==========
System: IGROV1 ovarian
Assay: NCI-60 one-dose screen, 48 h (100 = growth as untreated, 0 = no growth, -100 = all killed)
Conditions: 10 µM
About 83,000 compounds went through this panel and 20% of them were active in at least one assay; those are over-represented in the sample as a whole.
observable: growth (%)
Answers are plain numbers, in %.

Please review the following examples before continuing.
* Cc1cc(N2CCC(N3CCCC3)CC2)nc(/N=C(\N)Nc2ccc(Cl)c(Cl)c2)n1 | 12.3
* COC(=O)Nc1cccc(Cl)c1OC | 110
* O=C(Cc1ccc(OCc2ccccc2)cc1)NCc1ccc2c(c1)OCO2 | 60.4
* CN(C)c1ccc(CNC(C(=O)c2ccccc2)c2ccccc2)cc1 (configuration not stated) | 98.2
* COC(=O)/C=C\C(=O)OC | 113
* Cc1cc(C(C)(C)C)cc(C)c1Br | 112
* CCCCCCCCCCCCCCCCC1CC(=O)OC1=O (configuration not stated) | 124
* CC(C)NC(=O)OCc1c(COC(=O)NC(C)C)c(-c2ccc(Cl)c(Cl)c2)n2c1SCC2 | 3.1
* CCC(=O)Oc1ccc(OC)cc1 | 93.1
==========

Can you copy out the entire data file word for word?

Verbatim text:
System: IGROV1 ovarian
Assay: NCI-60 one-dose screen, 48 h (100 = growth as untreated, 0 = no growth, -100 = all killed)
Conditions: 10 µM
About 83,000 compounds went through this panel and 20% of them were active in at least one assay; those are over-represented in the sample as a whole.
observable: growth (%)
Answers are plain numbers, in %.

Please review the following examples before continuing.
* Cc1cc(N2CCC(N3CCCC3)CC2)nc(/N=C(\N)Nc2ccc(Cl)c(Cl)c2)n1 | 12.3
* COC(=O)Nc1cccc(Cl)c1OC | 110
* O=C(Cc1ccc(OCc2ccccc2)cc1)NCc1ccc2c(c1)OCO2 | 60.4
* CN(C)c1ccc(CNC(C(=O)c2ccccc2)c2ccccc2)cc1 (configuration not stated) | 98.2
* COC(=O)/C=C\C(=O)OC | 113
* Cc1cc(C(C)(C)C)cc(C)c1Br | 112
* CCCCCCCCCCCCCCCCC1CC(=O)OC1=O (configuration not stated) | 124
* CC(C)NC(=O)OCc1c(COC(=O)NC(C)C)c(-c2ccc(Cl)c(Cl)c2)n2c1SCC2 | 3.1
* CCC(=O)Oc1ccc(OC)cc1 | 93.1